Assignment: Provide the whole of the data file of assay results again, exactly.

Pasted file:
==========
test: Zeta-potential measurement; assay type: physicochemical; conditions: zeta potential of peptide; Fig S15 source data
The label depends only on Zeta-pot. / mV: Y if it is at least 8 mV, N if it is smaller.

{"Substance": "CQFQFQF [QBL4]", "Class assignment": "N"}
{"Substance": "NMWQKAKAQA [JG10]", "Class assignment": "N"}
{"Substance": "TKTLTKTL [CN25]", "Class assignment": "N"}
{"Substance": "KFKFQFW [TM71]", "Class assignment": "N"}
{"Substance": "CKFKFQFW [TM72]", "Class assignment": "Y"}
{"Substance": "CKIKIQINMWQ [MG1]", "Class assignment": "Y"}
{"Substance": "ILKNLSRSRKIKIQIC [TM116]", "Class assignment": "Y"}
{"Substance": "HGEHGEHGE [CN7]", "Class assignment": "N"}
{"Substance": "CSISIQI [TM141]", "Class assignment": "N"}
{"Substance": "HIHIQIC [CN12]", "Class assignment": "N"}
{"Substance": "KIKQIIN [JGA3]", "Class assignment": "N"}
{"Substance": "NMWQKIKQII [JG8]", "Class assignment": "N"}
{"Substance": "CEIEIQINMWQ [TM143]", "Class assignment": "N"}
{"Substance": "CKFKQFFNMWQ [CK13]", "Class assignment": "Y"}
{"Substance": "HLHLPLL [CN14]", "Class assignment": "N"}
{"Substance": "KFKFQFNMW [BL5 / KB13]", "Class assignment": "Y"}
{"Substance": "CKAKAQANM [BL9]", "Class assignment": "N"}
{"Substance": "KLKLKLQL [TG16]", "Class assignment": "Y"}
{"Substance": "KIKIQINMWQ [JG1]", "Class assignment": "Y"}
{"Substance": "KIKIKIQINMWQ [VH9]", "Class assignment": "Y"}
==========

test: Zeta-potential measurement; assay type: physicochemical; conditions: zeta potential of peptide; Fig S15 source data
The label depends only on Zeta-pot. / mV: Y if it is at least 8 mV, N if it is smaller.

{"Substance": "CQFQFQF [QBL4]", "Class assignment": "N"}
{"Substance": "NMWQKAKAQA [JG10]", "Class assignment": "N"}
{"Substance": "TKTLTKTL [CN25]", "Class assignment": "N"}
{"Substance": "KFKFQFW [TM71]", "Class assignment": "N"}
{"Substance": "CKFKFQFW [TM72]", "Class assignment": "Y"}
{"Substance": "CKIKIQINMWQ [MG1]", "Class assignment": "Y"}
{"Substance": "ILKNLSRSRKIKIQIC [TM116]", "Class assignment": "Y"}
{"Substance": "HGEHGEHGE [CN7]", "Class assignment": "N"}
{"Substance": "CSISIQI [TM141]", "Class assignment": "N"}
{"Substance": "HIHIQIC [CN12]", "Class assignment": "N"}
{"Substance": "KIKQIIN [JGA3]", "Class assignment": "N"}
{"Substance": "NMWQKIKQII [JG8]", "Class assignment": "N"}
{"Substance": "CEIEIQINMWQ [TM143]", "Class assignment": "N"}
{"Substance": "CKFKQFFNMWQ [CK13]", "Class assignment": "Y"}
{"Substance": "HLHLPLL [CN14]", "Class assignment": "N"}
{"Substance": "KFKFQFNMW [BL5 / KB13]", "Class assignment": "Y"}
{"Substance": "CKAKAQANM [BL9]", "Class assignment": "N"}
{"Substance": "KLKLKLQL [TG16]", "Class assignment": "Y"}
{"Substance": "KIKIQINMWQ [JG1]", "Class assignment": "Y"}
{"Substance": "KIKIKIQINMWQ [VH9]", "Class assignment": "Y"}